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- Withdrawal from chronic amphetamine reduces dopamine transmission in the rat lateral septum. [JOURNAL ARTICLE]
- J Neurosci Res 2014 Feb 19.
The lateral septum (LS) is a brain nucleus implicated in the addictive process. This study investigated whether withdrawal from chronic amphetamine (AMPH) induces alterations in dopamine (DA) transmission within the LS. Male Sprague-Dawley rats were injected with AMPH (2.5 mg/kg i.p.) or saline during 14 days and thereafter subjected to 24 hr or 14 days of withdrawal. After these withdrawal periods, we measured DA extracellular levels by in vivo microdialysis, DA tissue levels, and tyrosine hydroxylase (TH) and vesicular monoamine transporter-2 (VMAT2) expression in the LS. Our results showed a significant decrease in K(+) -induced release of DA in the LS of AMPH-treated rats, 14 days after withdrawal compared with saline-treated rats. There were no significant differences in DA tissue content and TH expression. Interestingly, there was a decrease of LS VMAT2 expression in AMPH-treated rats, 14 days after withdrawal compared with saline-treated rats. This is the first neurochemical evidence showing that withdrawal from repeated AMPH administration decreases K(+) -induced DA release in the rat LS. Our results suggest that this decrease in DA releasability could be due to a decrease in DA vesicular uptake. The possibility that these neurochemical changes are associated with AMPH abstinence syndrome should be further explored. © 2014 Wiley Periodicals, Inc.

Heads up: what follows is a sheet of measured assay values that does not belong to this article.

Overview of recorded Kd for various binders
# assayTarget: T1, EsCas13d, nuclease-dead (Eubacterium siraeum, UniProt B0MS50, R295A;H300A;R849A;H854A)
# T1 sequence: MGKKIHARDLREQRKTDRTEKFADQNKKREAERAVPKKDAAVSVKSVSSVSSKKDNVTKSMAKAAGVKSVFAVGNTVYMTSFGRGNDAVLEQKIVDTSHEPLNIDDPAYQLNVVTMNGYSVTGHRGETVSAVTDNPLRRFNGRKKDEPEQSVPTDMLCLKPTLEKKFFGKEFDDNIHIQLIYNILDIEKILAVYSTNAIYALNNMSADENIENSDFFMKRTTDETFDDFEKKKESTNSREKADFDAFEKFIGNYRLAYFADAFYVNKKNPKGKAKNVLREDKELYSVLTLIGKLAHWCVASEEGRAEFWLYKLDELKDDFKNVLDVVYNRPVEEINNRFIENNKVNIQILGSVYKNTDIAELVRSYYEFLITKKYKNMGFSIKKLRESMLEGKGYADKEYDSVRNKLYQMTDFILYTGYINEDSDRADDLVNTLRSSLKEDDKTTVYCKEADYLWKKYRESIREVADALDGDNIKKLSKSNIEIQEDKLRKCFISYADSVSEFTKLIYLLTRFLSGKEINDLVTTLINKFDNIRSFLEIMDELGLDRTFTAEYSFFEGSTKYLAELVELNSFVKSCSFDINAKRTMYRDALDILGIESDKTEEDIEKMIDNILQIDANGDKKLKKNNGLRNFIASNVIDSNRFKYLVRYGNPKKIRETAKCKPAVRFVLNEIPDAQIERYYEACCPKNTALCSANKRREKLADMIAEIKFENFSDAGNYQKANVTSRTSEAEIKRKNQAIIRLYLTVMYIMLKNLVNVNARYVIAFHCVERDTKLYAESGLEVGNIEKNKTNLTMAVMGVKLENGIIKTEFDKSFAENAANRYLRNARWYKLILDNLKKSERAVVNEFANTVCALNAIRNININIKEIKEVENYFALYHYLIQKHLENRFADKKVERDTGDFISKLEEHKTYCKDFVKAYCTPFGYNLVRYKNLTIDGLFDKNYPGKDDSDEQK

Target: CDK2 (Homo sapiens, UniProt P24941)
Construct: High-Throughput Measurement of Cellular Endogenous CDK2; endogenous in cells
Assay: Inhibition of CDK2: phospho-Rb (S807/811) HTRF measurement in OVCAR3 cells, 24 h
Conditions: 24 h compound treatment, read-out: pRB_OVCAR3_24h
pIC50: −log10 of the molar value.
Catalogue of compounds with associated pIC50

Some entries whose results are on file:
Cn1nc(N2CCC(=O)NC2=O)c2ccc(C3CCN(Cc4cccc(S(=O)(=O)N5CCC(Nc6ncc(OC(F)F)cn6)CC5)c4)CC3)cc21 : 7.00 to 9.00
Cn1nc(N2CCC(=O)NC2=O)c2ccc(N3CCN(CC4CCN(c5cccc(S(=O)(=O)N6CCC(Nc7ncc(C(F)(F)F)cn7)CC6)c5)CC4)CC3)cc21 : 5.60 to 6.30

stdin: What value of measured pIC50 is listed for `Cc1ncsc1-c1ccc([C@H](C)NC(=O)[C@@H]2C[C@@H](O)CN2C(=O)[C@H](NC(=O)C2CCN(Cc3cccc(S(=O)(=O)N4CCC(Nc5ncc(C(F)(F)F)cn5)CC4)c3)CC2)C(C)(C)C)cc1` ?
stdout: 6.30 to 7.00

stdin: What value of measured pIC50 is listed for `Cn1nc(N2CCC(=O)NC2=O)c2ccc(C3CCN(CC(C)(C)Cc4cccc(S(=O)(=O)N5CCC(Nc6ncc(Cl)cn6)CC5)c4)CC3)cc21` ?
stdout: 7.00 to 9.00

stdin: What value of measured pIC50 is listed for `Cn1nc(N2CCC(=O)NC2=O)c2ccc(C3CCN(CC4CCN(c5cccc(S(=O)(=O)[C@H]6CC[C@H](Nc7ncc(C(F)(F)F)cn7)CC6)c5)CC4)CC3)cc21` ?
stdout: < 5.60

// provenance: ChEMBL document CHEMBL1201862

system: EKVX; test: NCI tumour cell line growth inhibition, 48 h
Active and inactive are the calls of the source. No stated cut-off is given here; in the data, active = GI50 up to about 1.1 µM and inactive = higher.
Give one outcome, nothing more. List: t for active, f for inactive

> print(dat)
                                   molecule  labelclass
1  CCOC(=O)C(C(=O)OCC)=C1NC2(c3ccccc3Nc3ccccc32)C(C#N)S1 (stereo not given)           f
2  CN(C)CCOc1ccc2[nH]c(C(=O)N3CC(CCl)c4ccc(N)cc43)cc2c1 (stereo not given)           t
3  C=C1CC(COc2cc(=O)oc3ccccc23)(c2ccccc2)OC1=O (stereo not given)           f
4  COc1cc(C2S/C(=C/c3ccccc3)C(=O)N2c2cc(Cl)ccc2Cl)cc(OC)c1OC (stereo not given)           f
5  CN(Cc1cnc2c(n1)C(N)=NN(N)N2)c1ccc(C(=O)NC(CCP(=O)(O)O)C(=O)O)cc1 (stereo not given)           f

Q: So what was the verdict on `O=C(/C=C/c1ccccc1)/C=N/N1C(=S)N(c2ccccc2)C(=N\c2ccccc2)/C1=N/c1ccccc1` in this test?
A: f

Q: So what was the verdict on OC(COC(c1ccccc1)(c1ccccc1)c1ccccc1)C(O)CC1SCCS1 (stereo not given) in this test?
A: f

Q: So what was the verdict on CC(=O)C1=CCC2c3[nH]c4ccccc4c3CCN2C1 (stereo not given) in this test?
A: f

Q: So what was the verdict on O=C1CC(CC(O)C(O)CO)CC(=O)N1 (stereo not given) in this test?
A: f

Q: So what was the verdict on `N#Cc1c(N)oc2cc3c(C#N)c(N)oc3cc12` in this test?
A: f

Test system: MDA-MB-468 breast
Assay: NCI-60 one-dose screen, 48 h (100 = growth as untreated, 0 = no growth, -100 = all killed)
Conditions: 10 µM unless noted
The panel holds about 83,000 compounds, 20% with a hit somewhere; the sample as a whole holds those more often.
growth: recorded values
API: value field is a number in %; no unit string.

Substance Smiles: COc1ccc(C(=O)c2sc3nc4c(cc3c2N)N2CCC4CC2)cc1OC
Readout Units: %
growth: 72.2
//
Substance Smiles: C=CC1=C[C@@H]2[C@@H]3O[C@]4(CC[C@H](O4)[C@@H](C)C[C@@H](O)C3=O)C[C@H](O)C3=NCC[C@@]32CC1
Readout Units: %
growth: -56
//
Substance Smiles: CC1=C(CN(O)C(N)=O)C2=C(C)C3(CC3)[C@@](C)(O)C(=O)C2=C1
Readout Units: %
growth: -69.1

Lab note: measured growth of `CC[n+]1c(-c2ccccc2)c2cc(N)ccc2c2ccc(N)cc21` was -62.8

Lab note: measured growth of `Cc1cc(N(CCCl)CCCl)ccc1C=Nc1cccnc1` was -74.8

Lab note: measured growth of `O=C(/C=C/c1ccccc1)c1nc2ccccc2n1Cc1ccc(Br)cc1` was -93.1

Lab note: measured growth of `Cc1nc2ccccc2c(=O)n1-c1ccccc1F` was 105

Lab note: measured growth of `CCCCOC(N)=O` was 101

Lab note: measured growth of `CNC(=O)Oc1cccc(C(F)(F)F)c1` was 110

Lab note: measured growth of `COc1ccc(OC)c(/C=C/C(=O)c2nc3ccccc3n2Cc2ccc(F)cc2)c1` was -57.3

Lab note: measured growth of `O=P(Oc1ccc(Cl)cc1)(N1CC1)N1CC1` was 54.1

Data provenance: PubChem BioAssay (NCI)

- An N-Terminal Threonine Mutation Produces an Efflux-flavorable, Sodium-primed Conformation of the Human Dopamine Transporter. [JOURNAL ARTICLE]
- Mol Pharmacol 2014 Apr 21.
The dopamine transporter (DAT) reversibly transports dopamine (DA) through a series of conformational transitions. Alanine (T62A) or aspartate (T62D) mutagenesis of Thr 62 revealed T62D-hDAT partitions in a predominately efflux-preferring conformation. Compared to wild type (WT), T62D-hDAT exhibits reduced [(3)H]DA uptake and enhanced baseline DA efflux, while T62A-hDAT and WT-hDAT function in an influx-preferring conformation. We now interrogate the basis of the mutants' altered function with respect to membrane conductance and Na(+) sensitivity. The hDAT constructs were expressed in Xenopus oocytes to investigate if heightened membrane potential would explain the efflux characteristics of T62D-hDAT. In the absence of substrate, all constructs displayed identical resting membrane potentials. Substrate-induced inward currents were present in oocytes expressing WT- and T62A-hDAT but not T62D-hDAT suggesting bidirectional, equal ion flow through T62D-hDAT. Utilization of the fluorescent DAT substrate, ASP(+), revealed that T62D-hDAT accumulates substrate in HEK-293 cells when the substrate is not subject to efflux. Extracellular sodium (Na(+)e) replacement was used to evaluate sodium gradient requirements for DAT transport functions. The EC50 for Na(+)e stimulation of [(3)H]DA uptake was identical in all constructs expressed in HEK-293 cells. As expected, decreasing [Na(+)]e stimulated [(3)H]DA efflux in WT- and T62A-hDAT cells. Conversely, the elevated [(3)H]DA efflux in T62D-hDAT cells was independent of Na(+)e and commensurate with [(3)H]DA efflux attained in WT-hDAT cells either by removal of Na(+)e or by application of AMPH. We conclude that T62D-hDAT represents an efflux-willing, Na(+)-primed orientation-possibly representing an experimental model of the conformational impact of AMPH exposure to hDAT.